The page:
The curtain in the temple tore. This would be the curtain that separated the Holy part of the temple from the Most Holy part. It concealed the Ark of the Covenant. Only the High Priest was allowed to go behind the curtain and only once a year. It was the most sacred spot in the world. As explained by Paul in Hebrews 9:11-12 and 10:19-22, we understand this supernatural event to mean that access to God was no longer limited to the priests, but was opened by Jesus Christ for all people. Of course, the tearing of the curtain would not be visible from the site of Jesus’ crucifixion. But word of what had happened would spread quickly.
Hearing Jesus committing His Spirit to the Father and in that instant, dying. I’m sure all the things Jesus was not the kind of thing the centurion was not used to hearing out of the mouths of condemned prisoners. That, and the fact that Jesus died immediately after saying it, would understandably make an impression on even the most hardened man. Jesus’ words in Luke 23:45 are from Psalm 31:5 and were used by the Jews as an evening prayer.
It was commonly believed that miraculous signs accompanied the death of great people. For example, it was said that an eclipse accompanied the death of Caesar, as well as a statue bleeding. So the centurion may have been saying, “This was a great man!”
It is impossible to reconstruct with certainty what the centurion meant when he blurted out these words. However, it is no stretch to say that he declared some kind of faith in Jesus. He realized that this was someone much more than an ordinary criminal.
In his books, Six Hours One Friday and No Wonder They Call Him The Savior, Max Lucado describes what it was like for this centurion:
“If is true that a picture paints a thousand words, then there was a Roman centurion who got a dictionary full. All he did was see Jesus suffer. He never heard him preach or saw him heal or followed him through the crowds. He never witnessed him still the wind; he only witnessed the way he died. But that was all it took to cause this weather-worn soldier to take a giant step in faith. That says a lot, doesn’t it? “But this Galilean was like none the Centurion had ever seen. Stripped naked, whipped, bleeding, with a crown of thorns gouging His skull, the Galilean didn’t fight as the others. Nor did He beg or curse. Soldiers tried to steal His dignity but couldn’t. Even after they had cast lots for His cloak and had coated his dry tongue with vinegar, the Galilean wasn’t condemning and He never pleaded for mercy.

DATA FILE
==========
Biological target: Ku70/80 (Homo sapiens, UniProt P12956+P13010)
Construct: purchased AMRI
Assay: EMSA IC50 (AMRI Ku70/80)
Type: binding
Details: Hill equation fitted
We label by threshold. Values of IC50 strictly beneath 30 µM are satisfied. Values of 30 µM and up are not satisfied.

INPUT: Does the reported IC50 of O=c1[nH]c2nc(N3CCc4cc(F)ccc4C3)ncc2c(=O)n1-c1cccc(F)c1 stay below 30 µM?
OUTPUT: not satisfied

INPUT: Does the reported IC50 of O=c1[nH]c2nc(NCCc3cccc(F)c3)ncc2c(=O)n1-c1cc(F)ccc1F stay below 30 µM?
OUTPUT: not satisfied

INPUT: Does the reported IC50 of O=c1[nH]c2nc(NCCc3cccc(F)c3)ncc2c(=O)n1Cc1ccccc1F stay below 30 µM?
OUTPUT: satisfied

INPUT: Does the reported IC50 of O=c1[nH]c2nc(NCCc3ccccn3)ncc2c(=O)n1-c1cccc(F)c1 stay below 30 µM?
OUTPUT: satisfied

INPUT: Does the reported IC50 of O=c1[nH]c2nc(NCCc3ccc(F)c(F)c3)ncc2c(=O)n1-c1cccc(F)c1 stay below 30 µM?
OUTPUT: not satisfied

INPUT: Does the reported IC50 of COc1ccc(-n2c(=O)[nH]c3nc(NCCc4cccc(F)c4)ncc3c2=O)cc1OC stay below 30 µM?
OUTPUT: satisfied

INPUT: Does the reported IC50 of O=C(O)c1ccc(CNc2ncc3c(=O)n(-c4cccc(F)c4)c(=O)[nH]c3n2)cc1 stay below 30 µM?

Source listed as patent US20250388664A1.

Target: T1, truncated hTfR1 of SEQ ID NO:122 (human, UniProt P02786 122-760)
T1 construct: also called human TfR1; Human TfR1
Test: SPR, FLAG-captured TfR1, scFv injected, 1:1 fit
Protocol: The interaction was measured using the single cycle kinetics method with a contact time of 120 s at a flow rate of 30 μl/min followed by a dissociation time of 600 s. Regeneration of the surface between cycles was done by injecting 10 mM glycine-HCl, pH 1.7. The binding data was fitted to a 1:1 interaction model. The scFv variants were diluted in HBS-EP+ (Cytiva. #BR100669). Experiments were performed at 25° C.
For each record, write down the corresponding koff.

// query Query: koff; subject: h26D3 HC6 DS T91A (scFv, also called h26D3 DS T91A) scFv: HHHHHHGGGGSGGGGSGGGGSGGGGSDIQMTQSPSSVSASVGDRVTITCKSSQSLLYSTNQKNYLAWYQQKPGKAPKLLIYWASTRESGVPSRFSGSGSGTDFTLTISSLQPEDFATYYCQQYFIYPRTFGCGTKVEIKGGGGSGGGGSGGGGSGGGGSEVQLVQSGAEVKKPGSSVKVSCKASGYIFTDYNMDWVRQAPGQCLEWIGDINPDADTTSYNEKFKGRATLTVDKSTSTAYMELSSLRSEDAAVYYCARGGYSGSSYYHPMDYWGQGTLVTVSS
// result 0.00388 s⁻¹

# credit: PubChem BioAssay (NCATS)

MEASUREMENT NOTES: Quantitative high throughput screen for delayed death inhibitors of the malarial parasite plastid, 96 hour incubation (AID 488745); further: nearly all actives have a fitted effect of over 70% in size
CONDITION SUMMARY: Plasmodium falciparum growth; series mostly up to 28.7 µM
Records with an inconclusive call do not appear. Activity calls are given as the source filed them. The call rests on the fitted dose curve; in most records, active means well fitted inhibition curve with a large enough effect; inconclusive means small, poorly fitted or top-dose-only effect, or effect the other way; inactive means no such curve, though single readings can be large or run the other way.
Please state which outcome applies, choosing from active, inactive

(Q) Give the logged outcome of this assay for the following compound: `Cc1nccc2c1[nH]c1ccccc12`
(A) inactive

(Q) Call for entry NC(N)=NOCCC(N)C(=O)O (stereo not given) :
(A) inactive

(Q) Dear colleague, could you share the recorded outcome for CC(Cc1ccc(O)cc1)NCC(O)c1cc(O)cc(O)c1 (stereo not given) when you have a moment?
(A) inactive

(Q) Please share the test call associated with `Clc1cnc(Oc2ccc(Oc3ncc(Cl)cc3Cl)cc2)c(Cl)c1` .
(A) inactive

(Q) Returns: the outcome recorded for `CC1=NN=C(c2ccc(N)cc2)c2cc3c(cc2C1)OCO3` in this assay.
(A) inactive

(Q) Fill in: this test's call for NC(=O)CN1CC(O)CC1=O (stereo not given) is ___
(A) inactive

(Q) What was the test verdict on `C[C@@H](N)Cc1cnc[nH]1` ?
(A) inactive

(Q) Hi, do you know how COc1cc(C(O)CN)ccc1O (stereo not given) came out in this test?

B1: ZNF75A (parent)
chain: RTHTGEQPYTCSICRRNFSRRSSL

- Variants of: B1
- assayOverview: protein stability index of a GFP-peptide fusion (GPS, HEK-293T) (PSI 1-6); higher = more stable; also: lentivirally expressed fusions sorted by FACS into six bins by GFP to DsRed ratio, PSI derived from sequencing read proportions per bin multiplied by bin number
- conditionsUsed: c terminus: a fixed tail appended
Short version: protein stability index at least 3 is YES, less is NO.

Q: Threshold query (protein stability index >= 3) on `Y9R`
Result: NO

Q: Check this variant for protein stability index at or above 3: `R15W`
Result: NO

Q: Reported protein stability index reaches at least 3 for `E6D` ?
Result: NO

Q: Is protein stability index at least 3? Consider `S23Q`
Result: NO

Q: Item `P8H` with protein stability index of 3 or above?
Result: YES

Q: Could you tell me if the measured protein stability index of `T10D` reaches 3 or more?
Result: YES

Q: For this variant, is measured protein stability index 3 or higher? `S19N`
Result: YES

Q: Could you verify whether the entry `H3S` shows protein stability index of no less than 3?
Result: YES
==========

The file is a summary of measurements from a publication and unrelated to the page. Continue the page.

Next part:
“In fact, this Galilean called Christ did something that tore at the Centurion’s stone-cold heart. He forgave. In all the Centurion’s years of watching people die on crosses, Jesus was the only One who ever offered mercy to him. Jesus forgave him. Even though he stood for everything that put Christ on that splintered Roman cross Jesus forgave him . . .
“The the Galilean cried out, ’Father, into your hands I commit My Spirit’ (Luke 23:46). And it was over. He no longer labored. His Spirit’s moment of release led to chaos as the earth began to quake and tombs burst open.” (Recovered on April 4, 2014 from
I have no trouble believing that this centurion was a man hardened by his countless experiences of violence. There are just a few ways a person can deal with these traumatic kinds of experiences.
– Become hard-hearted
– Build walls and hide your heart
– Seek refuge in the bottle and procrastinate dealing with your heart.
– Let your heart be broken; deal with it redemptively.
How will you respond to Jesus? Like the centurion, the choice is yours.